“Ronnie had a very difficult childhood, which caused him to have extremely deep and damaging feelings of inadequacy,” said Leighsa. “This is why he always drove himself so hard. He never thought he was good enough. He always feared he’d be exposed as a fraud. So he was exacting in his self criticism, and the expectations he put upon himself were tremendous. Now I see that perhaps he didn’t want to carry these burdens for very much longer.”

I’ve been ultra-sensitive on the issue of suicide ever since my best friend took his life 15-plus years ago.

I was angry with him for many years. I thought he was a coward who left behind a mess. My thinking has evolved considerably since then. I now see suicide for what it is: The act of a person so ill with depression that they’ve lost the ability to think clearly. Whenever I hear of a suicide, I feel the need to mention it here because I don’t want anyone else’s name tarnished because that’s how it ended for them.

The topic is a tough one for Catholics like me, because we were always taught that suicide is a ticket straight to Hell. These lines from the Catechism of the Catholic Church show that suicide isn’t the trip to eternal damnation many in the church would have us believe:

“2282 Grave psychological disturbances, anguish, or grave fear of hardship, suffering, or torture can diminish the responsibility of the one committing suicide. 

2283 We should not despair of the eternal salvation of persons who have taken their own lives. By ways known to him alone, God can provide the opportunity for salutary repentance. The Church prays for persons who have taken their own lives.”

Nothing is ever as black and white as we’d like to believe. The older I get, the clearer that point becomes.

It used to seem strange to me how depression could snuff out one life while leaving legions more intact. But it’s not so strange, really. Cancer kills a lot of people every day, but many more are left standing.

I’m no stranger to depression. I suffer the bleak feelings of it regularly, though never to the point of suicide. Mine is a brooding, curmudgeonly form of depression that I’ve learned to manage well through therapy and medication.

I’m one of the lucky ones, I suppose. I’ll just be grateful about it and leave it at that.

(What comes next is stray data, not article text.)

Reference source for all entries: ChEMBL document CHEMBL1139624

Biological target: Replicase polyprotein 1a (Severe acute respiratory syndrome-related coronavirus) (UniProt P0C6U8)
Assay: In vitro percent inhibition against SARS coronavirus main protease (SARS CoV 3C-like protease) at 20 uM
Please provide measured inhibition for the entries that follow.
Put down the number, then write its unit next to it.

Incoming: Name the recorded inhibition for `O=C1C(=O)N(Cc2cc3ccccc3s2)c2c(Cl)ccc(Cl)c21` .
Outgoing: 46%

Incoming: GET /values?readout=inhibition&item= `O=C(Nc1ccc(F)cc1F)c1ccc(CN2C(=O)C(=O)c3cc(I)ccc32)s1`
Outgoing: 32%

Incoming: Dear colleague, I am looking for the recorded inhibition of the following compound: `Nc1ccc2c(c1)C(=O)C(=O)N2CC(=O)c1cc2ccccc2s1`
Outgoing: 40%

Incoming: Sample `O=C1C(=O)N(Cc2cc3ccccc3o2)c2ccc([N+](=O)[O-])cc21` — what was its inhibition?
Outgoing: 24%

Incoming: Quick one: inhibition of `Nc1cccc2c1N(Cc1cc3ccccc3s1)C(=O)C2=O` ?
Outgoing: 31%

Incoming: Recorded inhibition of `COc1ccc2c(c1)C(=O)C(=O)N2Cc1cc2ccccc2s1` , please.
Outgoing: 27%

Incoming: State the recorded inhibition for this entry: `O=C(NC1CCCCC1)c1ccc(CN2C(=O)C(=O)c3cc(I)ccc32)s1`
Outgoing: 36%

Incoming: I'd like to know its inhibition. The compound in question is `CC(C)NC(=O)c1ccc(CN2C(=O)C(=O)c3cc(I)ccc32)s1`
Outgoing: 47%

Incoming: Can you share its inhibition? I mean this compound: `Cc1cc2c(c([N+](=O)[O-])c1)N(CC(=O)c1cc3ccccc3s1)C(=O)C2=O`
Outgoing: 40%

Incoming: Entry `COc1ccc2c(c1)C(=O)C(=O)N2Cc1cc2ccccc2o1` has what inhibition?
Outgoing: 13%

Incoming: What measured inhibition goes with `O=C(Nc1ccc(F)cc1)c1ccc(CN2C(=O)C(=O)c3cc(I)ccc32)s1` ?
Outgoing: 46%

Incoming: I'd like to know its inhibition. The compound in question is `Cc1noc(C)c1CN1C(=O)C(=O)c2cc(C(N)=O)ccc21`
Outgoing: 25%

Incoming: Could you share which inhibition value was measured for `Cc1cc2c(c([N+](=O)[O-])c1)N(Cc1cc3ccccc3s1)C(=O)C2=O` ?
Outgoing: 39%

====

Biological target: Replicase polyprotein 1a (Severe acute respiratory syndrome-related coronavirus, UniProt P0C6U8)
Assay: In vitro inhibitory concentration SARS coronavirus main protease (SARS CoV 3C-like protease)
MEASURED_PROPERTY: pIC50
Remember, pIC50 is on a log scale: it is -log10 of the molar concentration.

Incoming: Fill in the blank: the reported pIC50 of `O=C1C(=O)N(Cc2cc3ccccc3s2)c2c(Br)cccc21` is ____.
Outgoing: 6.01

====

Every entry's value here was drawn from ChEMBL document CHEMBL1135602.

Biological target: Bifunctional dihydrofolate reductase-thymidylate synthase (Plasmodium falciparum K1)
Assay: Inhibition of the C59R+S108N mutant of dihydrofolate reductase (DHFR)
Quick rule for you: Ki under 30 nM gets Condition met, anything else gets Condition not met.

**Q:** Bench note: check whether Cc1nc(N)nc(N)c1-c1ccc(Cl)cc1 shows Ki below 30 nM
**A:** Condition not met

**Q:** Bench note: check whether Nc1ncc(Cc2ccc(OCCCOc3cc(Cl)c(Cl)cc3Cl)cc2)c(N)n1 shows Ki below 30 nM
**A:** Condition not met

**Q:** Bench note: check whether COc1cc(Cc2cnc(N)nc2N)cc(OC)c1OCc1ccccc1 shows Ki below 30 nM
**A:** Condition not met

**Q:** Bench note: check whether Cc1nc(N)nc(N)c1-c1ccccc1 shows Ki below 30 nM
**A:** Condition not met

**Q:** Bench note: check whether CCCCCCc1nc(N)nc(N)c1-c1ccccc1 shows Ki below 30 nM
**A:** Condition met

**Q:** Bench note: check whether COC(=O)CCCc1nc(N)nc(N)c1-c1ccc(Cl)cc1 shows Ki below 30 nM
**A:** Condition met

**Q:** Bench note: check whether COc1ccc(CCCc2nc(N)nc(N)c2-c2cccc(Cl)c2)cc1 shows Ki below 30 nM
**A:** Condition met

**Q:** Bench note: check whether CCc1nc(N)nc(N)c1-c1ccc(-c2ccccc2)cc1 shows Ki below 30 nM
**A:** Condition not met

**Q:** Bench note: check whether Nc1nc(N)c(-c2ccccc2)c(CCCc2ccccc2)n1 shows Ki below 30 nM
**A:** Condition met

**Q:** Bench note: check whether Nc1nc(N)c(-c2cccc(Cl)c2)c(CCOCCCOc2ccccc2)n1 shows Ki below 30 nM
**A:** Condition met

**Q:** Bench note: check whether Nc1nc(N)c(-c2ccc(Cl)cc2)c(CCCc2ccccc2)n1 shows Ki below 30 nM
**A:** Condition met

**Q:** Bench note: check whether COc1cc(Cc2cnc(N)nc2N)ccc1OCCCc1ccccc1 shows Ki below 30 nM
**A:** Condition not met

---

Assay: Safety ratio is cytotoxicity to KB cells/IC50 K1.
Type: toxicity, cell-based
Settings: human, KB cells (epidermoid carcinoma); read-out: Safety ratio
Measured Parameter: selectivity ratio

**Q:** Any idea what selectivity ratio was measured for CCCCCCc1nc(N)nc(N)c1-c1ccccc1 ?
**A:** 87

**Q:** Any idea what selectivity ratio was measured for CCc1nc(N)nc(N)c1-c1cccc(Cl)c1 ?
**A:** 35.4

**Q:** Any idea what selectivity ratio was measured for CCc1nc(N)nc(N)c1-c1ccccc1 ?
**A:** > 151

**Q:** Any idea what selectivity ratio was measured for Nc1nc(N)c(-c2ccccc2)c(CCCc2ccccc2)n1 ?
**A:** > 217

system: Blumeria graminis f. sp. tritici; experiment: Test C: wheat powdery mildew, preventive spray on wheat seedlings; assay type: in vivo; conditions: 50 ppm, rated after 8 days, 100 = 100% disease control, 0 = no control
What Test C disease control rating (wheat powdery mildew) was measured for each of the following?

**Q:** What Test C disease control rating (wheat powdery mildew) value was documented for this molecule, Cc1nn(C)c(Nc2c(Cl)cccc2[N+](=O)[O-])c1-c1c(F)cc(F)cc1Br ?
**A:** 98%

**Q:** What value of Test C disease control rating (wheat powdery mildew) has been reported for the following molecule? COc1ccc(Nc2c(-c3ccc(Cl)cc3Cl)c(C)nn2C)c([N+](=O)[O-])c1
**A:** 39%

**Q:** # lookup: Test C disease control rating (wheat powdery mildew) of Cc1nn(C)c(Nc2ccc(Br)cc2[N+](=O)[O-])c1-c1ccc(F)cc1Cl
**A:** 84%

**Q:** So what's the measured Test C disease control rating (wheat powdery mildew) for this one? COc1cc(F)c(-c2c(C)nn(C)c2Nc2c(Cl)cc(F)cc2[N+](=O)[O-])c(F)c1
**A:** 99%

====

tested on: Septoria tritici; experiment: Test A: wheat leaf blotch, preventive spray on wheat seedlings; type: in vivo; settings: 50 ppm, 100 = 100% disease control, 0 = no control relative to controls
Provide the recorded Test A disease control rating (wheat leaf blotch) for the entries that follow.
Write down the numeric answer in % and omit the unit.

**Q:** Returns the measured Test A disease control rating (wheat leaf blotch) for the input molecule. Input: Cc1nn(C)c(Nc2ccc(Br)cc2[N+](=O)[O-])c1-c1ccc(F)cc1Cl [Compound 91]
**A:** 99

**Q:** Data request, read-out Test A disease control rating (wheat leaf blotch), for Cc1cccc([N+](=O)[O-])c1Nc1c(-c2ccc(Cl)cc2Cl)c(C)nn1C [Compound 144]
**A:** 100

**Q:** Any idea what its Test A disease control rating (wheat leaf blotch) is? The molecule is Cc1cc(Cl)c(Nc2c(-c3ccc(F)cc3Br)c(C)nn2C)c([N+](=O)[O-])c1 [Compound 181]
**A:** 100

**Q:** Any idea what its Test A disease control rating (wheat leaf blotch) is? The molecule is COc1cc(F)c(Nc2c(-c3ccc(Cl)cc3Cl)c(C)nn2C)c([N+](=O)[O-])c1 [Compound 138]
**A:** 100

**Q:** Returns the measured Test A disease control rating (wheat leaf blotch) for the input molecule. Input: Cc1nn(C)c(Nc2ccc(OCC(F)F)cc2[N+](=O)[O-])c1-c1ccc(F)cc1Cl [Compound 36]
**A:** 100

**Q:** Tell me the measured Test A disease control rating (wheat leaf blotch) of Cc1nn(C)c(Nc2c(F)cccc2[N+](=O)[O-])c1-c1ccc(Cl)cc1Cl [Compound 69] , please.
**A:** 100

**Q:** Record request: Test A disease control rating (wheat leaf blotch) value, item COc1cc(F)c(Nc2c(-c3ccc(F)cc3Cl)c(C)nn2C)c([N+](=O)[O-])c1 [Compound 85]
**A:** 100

I hope Montrose finds the peace he couldn’t find in life.

Layne Staley, 10 Years Later

“What’s my drug of choice? Well, what have you got?” Layne Staley, Alice in Chains

While I was busy honoring Kurt Cobain’s memory yesterday, I forgot that the day also marked 10 years since Alice In Chains frontman Layne Staley was found dead.

Mood music:

Like Cobain, Staley had a big impact on me in the early 1990s. But while I identified with Cobain’s depression, I identified with Staley for his inability to keep his addictive demons at bay.

I can’t tell you how many times I listened to the “Dirt” album while I binged myself sick. It seems like an unfair comparison, because Staley’s demon was heroin. Mine was compulsive binge eating — a destructive form of addictive behavior in its own right, but not necessarily from the same depths of hell heroin came from.

Staley’s lyrics seeped deep into my soul. When he screamed his vocals, I could identify the pain that came from deep down. I’m convinced that pain gave him the power to sing the way he did.

My writing taps a similar source within me, but the source is a lot more muted, less despairing, because I have something I don’t think he had — faith.

But as a 20-something, I couldn’t tell the difference. I felt like my demons were as vexing as his. When you’re younger, that’s the kind of self-important thinking you get into.

Before I found recovery, my demon would start harassing me long before getting to the scene of the junk. Forget the people who would be there or the weather and surroundings. All I’d think about was getting my fill of food. Then I’d get to the event and get my fill from the time I’d get there to the time I left. I’d sneak handfuls of junk so what I was doing wouldn’t be too obvious to those around me.

Halfway through, I would have the same kind of buzz you get after downing a case of beer or inhaling a joint deep into your lungs. I know this, because I’ve done those things, too. By nightfall, I’d feel like a pile of shattered bricks waiting to be carted off to the dump. Quality time with my wife and kids? Forget it. All I wanted was the bed or the couch so I could pass out.

I imagine Staley felt something similar much of the time, though I’m told by those who have kicked smack addictions that you don’t really care about anything when you’re high, because it’s like being under a warm blanket. The problem is that you spend the rest of your life trying to feel that way, and the only thing that works is more and more smack.

In the end, I know you can’t fairly compare the two addictions. I only know how mine made me feel, and whenever I listened to Staley scream, I felt like someone else got it, and that I wasn’t alone.

Thanks for that, Layne. I hope you’re at peace wherever you are.

The Day Kurt Cobain Died